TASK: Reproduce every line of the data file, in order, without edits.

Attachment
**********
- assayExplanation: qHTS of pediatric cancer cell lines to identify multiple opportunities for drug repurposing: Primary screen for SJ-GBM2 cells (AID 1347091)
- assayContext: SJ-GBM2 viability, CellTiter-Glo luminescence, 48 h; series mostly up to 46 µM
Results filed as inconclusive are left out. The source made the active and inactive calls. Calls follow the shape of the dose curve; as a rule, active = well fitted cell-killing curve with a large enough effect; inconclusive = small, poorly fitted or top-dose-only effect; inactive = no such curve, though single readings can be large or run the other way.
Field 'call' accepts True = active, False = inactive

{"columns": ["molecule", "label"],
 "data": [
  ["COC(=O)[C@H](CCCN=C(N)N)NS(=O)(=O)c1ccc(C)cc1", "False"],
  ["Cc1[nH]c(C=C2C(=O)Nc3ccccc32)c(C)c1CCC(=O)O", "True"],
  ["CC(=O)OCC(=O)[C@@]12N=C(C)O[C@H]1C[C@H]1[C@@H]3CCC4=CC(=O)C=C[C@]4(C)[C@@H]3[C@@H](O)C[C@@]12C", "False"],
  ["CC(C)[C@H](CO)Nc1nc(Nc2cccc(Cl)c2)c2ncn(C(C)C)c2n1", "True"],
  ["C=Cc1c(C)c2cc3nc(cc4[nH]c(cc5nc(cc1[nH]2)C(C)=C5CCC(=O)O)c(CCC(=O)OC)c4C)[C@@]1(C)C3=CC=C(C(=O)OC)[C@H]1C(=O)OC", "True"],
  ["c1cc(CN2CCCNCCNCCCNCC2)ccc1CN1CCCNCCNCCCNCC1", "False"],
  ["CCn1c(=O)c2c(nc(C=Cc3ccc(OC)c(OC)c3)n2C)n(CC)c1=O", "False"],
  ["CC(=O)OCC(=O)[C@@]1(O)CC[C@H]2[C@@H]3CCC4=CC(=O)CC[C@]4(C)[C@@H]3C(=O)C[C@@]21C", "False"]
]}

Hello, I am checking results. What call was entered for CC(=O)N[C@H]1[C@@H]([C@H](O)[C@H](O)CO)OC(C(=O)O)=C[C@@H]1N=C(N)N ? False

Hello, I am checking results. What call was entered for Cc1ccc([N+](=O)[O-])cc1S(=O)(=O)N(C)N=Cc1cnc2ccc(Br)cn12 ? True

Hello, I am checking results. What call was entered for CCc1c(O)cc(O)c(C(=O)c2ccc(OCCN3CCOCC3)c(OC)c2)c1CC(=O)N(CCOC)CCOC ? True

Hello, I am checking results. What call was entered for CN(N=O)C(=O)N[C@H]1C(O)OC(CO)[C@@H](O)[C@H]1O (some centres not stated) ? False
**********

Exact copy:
- assayExplanation: qHTS of pediatric cancer cell lines to identify multiple opportunities for drug repurposing: Primary screen for SJ-GBM2 cells (AID 1347091)
- assayContext: SJ-GBM2 viability, CellTiter-Glo luminescence, 48 h; series mostly up to 46 µM
Results filed as inconclusive are left out. The source made the active and inactive calls. Calls follow the shape of the dose curve; as a rule, active = well fitted cell-killing curve with a large enough effect; inconclusive = small, poorly fitted or top-dose-only effect; inactive = no such curve, though single readings can be large or run the other way.
Field 'call' accepts True = active, False = inactive

{"columns": ["molecule", "label"],
 "data": [
  ["COC(=O)[C@H](CCCN=C(N)N)NS(=O)(=O)c1ccc(C)cc1", "False"],
  ["Cc1[nH]c(C=C2C(=O)Nc3ccccc32)c(C)c1CCC(=O)O", "True"],
  ["CC(=O)OCC(=O)[C@@]12N=C(C)O[C@H]1C[C@H]1[C@@H]3CCC4=CC(=O)C=C[C@]4(C)[C@@H]3[C@@H](O)C[C@@]12C", "False"],
  ["CC(C)[C@H](CO)Nc1nc(Nc2cccc(Cl)c2)c2ncn(C(C)C)c2n1", "True"],
  ["C=Cc1c(C)c2cc3nc(cc4[nH]c(cc5nc(cc1[nH]2)C(C)=C5CCC(=O)O)c(CCC(=O)OC)c4C)[C@@]1(C)C3=CC=C(C(=O)OC)[C@H]1C(=O)OC", "True"],
  ["c1cc(CN2CCCNCCNCCCNCC2)ccc1CN1CCCNCCNCCCNCC1", "False"],
  ["CCn1c(=O)c2c(nc(C=Cc3ccc(OC)c(OC)c3)n2C)n(CC)c1=O", "False"],
  ["CC(=O)OCC(=O)[C@@]1(O)CC[C@H]2[C@@H]3CCC4=CC(=O)CC[C@]4(C)[C@@H]3C(=O)C[C@@]21C", "False"]
]}

Hello, I am checking results. What call was entered for CC(=O)N[C@H]1[C@@H]([C@H](O)[C@H](O)CO)OC(C(=O)O)=C[C@@H]1N=C(N)N ? False

Hello, I am checking results. What call was entered for Cc1ccc([N+](=O)[O-])cc1S(=O)(=O)N(C)N=Cc1cnc2ccc(Br)cn12 ? True

Hello, I am checking results. What call was entered for CCc1c(O)cc(O)c(C(=O)c2ccc(OCCN3CCOCC3)c(OC)c2)c1CC(=O)N(CCOC)CCOC ? True

Hello, I am checking results. What call was entered for CN(N=O)C(=O)N[C@H]1C(O)OC(CO)[C@@H](O)[C@H]1O (some centres not stated) ? False